Say I have an Delivery class which should have a Destination property (among many others). Destination can be an Address (country, city, address line, post code) or a Port (international code, name). As you see these two types do not have any overlapping attributes. The only thing they have in common is Destination string which should be generated from their attributes and displayed in GUI or sent to printer. What is the best way to model this in DDD context? I have considered the following approaches so far but I am not fully satisfied with either of those:

  • Delivery class has two properties for both destination types + discriminator property which specifies which property of the two is not null.

    • Clients of domain entity have to know about this structure and make a decision which of two Destination properties to use based on internal property of Delivery. This seems like domain logic leak to me.
  • Both destination types implement common interface (IDestinaion) with single method GetLabel(). Delivery class holds property of IDestination.
    • Label might be GUI platform dependent (new line in HTML vs console) so I really don't want to hold this logic in domain object.
  • Two Delivery sub-classes with single repository.
    • This one is similar to the first point: client would have to know which subclass they are dealing with and do a type unsafe cast to form a label.
  • Two Delivery sub-classes with two separate repositories
    • Seems like a lot of boilerplate code. Also services would have to run queries on both of these repositories as delivery subclass objects would have to be used as uniform objects in most of the use cases.

Which one do you think is the best approach? Maybe there are more designs? Any solutions to the disadvantages that I articulated?

  • Perhaps, you can think of and provide more info on how Destination is even used? it may well be that Delivery class is not even "interested" as much in Destination, but there are some other users for the Destination? For example, RoutePlanner may much more interested in the Destination and may need something else in addition to purely "pretty printing" strings. Same applies to Deliveries. Which classes you choose for them depends mainly how they are used, composed, etc. Do not fear 'domain logic leak' if the information is really needed for domain actions or events.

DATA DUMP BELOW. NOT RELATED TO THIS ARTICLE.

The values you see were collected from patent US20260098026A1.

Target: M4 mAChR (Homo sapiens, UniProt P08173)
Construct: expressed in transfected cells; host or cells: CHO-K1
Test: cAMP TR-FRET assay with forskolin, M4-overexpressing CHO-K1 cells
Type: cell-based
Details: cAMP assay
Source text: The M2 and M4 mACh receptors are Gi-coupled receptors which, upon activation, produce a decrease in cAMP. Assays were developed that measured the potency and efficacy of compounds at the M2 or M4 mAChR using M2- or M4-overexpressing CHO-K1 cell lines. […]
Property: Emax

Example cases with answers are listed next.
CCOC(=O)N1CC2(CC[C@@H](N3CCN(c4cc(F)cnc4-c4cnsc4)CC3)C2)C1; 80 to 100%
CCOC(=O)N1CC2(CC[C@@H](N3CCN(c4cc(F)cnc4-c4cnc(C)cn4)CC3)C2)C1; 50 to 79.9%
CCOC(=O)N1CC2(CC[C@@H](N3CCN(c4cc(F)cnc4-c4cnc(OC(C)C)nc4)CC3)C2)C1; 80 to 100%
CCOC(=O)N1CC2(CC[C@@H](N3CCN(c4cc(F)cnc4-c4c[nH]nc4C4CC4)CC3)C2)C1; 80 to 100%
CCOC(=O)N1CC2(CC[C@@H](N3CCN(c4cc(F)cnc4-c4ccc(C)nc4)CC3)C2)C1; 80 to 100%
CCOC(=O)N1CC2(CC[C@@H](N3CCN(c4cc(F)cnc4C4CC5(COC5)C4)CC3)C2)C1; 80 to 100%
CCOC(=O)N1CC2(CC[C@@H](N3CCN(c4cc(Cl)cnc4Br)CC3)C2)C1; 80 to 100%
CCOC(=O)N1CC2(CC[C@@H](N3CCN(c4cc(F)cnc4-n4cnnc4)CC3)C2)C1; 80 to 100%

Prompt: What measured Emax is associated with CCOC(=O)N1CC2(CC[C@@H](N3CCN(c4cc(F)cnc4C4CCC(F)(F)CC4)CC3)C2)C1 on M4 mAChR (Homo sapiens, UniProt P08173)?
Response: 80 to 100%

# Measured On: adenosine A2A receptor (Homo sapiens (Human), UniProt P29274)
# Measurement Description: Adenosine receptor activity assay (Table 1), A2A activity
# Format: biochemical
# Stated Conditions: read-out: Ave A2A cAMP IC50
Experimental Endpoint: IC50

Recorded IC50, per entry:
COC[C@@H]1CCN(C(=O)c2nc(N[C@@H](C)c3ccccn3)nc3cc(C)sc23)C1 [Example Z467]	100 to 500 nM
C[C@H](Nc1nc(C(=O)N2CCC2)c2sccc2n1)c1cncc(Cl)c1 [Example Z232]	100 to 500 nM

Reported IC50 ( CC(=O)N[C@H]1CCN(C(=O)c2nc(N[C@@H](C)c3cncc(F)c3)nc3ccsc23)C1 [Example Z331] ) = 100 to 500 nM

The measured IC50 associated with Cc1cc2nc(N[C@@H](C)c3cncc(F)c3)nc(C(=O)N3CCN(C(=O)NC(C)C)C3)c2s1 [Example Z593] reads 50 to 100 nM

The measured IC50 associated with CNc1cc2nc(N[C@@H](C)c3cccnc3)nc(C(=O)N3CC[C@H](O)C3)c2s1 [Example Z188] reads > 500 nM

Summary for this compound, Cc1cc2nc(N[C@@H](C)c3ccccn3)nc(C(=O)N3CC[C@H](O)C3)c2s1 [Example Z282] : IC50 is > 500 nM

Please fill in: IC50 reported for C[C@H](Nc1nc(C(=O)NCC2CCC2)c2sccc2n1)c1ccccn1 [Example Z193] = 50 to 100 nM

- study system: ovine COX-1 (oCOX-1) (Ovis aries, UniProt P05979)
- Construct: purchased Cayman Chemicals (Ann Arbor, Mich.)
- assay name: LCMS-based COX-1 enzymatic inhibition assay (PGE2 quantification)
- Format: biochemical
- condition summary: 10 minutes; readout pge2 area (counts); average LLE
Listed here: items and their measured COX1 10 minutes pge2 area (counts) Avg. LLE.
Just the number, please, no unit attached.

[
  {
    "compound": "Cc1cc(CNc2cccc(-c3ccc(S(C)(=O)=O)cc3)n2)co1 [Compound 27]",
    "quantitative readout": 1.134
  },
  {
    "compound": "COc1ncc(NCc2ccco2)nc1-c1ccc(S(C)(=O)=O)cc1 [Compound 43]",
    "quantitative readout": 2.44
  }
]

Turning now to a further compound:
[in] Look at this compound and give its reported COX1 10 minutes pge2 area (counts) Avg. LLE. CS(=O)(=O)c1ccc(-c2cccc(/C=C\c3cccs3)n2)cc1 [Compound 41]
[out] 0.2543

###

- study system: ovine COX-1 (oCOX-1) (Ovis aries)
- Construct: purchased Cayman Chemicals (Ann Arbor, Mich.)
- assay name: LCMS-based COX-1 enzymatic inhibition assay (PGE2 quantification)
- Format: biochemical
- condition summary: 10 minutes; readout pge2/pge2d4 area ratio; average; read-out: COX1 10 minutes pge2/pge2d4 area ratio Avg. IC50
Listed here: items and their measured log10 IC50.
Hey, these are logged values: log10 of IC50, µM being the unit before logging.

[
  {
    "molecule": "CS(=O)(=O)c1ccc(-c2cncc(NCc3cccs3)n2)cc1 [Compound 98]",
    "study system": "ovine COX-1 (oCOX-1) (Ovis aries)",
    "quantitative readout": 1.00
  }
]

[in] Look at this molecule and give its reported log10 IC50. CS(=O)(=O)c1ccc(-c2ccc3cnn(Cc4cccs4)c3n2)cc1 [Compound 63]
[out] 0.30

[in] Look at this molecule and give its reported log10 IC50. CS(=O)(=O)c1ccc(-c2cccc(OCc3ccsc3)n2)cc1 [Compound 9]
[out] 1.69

– Roman Susi
    Commented Apr 1, 2021 at 17:42

1 Answer 1


I think the answer may fully depend on the extent in which you need to utilize the Destination property. At first glance, it makes perfect sense to simply define an IDestination interface to handle the commonalities between Address and Port. Like you stated, the IDestination route is perfect for abstracting away the logic necessary to get the required DisplayString, but it does introduce some serious control-flow concerns.

That said, is it possible that you're trying to make the Delivery class to generalized? Or at least, does it make sense to separate the objects necessary for display from the objects necessary for domain operations?

  • Thanks for the reply. I think we are on the same page regarding interface property. Because of overgeneralization and pollution of domain model it's probably my least liked option. Unfortunately, this does not fully answer my question. Even though remaining three options solve overgeneralization, domain model pollution and leave display concerns for clients of the Entity, I am not totally happy with either of them due to articulated disadvantages.
    – M T
    Commented Jul 10, 2019 at 19:39

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